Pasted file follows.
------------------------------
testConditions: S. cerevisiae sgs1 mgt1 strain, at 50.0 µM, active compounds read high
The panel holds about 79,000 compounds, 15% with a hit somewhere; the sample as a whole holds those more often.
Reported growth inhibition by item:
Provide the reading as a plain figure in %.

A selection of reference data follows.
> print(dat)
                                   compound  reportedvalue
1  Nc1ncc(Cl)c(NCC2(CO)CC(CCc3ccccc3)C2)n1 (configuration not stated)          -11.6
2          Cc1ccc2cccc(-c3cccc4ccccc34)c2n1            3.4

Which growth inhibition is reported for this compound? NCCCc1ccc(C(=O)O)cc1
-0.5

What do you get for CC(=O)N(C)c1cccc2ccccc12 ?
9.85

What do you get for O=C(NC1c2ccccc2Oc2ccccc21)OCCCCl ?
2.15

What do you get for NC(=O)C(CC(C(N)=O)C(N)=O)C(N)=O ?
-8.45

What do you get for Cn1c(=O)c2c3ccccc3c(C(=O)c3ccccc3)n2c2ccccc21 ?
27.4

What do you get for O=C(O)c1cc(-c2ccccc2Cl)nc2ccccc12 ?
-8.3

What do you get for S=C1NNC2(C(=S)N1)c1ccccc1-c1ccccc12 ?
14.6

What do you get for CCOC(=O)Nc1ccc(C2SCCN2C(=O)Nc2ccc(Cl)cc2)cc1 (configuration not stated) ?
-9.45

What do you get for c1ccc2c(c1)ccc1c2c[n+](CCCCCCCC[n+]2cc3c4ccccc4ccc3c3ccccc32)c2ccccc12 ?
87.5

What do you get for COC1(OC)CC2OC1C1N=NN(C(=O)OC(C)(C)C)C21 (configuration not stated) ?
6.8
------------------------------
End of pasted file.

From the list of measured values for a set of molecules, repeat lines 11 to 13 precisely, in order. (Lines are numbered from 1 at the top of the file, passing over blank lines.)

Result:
-0.5

What do you get for CC(=O)N(C)c1cccc2ccccc12 ?
9.85